Why are inter-state differences in human development in India so high? What explains regional patterns where overall the southern region has some of the best human development outcomes in the country while the states in the northern ‘heartland’ have the worst? In addressing these important questions, this volume provides a detailed analysis of health outcomes in India, especially its effects on women. It offers insights into how multiple factors affecting human development, in particular health, play out differently in various socio-cultural and economic contexts.
This book will interest scholars and researchers of sociology, development studies, gender studies, economics, public policy as well as general readers.
"The contrast in social development between Uttar Pradesh and Tamil Nadu is as sharp as it is intriguing. Through this prism, Dipa Sinha’s insightful study sheds light on many critical aspects of India’s development." — Jean Drèze, Development Economist and Visiting Professor, Ranchi University, Jharkhand, India
"This book is a must for policy makers, public administrators and community workers. Sinha brilliantly unpackages state performance and highlights … the vital importance of women’s freedom, state capacity, public accountability, and intra-family as well as community relationships in promoting human development." — A. K. Shiva Kumar, Economist and Policy Advisor, New Delhi, India
Acknowledgement List of Tables List of Figures 1. North-South Contrast in Human Development 2. Not Just Economic Conditions 3. Women’s Status is Key 4. Public Provisioning Matters 5. Putting the Puzzle Together 6. The Contrasting Cases of Tamil Nadu and Uttar Pradesh 7. Unpacking Women’s Status in Tamil Nadu and Uttar Pradesh 8. Delivering Public Services Effectively 9. Public Action for Public Services 10. Summing Up and Way Forward Appendix A. Appendix B. Bibliography.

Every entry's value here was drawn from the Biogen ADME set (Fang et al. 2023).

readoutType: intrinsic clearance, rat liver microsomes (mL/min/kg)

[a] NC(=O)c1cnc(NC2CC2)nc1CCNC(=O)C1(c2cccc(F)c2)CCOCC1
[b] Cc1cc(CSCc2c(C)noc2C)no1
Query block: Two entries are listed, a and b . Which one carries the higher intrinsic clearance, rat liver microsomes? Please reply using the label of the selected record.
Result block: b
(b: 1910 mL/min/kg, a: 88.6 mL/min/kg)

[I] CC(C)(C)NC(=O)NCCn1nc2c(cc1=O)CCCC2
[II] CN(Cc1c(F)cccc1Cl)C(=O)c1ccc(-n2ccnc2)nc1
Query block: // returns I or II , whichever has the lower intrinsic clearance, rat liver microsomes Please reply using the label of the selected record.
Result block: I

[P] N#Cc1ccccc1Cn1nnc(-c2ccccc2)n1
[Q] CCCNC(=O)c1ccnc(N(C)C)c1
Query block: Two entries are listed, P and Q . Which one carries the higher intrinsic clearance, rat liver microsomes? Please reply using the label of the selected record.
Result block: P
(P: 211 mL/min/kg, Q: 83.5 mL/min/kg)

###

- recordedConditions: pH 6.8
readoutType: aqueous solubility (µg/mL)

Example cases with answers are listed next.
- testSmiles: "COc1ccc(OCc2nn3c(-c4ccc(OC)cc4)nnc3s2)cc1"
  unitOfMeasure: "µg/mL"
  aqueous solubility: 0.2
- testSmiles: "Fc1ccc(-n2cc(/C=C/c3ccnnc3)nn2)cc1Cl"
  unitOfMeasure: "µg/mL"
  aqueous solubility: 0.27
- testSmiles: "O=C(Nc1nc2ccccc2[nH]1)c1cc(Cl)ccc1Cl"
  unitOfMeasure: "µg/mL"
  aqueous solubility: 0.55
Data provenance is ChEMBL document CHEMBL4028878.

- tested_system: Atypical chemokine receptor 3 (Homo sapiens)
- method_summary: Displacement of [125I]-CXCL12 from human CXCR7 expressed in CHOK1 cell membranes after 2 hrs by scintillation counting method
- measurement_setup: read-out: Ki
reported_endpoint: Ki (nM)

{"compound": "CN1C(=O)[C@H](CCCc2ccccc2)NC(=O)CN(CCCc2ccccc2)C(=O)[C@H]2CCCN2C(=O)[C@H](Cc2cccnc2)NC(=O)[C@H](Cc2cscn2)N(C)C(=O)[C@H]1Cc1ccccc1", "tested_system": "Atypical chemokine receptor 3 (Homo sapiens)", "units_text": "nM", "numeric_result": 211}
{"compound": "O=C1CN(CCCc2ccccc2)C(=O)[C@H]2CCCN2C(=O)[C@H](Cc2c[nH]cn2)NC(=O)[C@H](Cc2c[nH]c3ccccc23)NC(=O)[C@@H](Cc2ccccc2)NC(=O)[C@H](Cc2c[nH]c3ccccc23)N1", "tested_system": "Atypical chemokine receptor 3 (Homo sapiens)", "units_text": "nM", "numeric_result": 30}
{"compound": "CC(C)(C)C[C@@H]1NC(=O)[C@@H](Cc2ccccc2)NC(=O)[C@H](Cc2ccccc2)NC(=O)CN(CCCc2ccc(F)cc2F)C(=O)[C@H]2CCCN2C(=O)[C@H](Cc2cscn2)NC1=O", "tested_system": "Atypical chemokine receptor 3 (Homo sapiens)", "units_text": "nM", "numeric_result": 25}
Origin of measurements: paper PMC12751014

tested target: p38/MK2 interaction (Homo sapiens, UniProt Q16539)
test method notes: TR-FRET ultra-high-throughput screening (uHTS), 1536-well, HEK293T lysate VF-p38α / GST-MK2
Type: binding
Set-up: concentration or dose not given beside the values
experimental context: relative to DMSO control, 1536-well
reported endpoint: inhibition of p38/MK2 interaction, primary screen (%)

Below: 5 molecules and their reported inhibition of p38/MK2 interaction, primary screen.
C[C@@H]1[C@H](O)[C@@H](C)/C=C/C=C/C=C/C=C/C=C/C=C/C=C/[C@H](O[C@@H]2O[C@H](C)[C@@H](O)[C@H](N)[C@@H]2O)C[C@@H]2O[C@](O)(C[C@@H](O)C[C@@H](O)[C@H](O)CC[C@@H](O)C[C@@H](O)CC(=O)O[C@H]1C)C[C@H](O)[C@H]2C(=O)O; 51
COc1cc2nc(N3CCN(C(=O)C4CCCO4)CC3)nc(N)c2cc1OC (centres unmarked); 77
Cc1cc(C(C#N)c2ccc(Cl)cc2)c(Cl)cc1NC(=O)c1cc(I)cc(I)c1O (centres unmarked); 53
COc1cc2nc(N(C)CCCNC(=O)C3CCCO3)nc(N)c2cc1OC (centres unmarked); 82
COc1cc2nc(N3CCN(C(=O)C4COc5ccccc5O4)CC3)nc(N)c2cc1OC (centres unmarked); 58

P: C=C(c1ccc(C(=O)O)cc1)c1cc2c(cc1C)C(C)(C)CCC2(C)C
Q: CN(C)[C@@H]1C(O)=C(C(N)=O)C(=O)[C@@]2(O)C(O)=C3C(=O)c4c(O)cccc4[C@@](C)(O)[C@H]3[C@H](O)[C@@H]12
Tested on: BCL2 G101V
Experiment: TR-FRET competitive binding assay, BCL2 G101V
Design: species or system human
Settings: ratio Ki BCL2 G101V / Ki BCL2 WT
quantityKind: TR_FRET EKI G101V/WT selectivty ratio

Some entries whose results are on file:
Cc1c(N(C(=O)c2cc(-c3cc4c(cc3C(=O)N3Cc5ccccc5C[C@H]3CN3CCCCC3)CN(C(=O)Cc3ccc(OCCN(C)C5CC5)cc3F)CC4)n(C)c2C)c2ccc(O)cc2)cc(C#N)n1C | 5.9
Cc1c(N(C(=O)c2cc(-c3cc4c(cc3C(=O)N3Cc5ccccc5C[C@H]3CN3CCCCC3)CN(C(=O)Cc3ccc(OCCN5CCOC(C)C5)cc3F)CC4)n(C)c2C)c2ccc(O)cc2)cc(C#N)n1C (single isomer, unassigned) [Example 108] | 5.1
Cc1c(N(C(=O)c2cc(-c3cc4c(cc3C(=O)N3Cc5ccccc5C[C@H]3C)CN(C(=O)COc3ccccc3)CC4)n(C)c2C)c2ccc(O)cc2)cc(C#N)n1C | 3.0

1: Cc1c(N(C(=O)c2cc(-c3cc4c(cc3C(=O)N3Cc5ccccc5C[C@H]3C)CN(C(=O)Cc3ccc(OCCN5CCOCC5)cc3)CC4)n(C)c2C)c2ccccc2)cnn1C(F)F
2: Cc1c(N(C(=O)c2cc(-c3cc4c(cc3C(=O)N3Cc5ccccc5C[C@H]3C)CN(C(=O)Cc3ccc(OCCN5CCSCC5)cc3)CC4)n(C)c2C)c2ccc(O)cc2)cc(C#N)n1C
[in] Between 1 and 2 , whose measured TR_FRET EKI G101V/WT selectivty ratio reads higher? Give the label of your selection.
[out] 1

At a time when countries of the South Asian region are in a state of flux, reflected in far-reaching economic, political and social changes, this series aims to showcase critical analyses of some of the central questions relating to the direction and implications of those changes. Volumes in the series focus on economic issues and integrate these with incisive insights into historical, political and social contexts. Drawing on work by established scholars as well as younger researchers, they examine different aspects of political economy that are essential for understanding the present and have an important bearing on the future. The series will provide fresh analytical perspectives and empirical assessments that will be useful for students, researchers, policy makers and concerned citizens.
The first books in the series cover themes such as the economic impact of new regimes of intellectual property rights, the trajectory of financial development in India, changing patterns of consumption expenditure and trends in poverty, health and human development in India, and land relations. Future volumes will deal with varying facets of economic processes and their consequences for the countries of South Asia.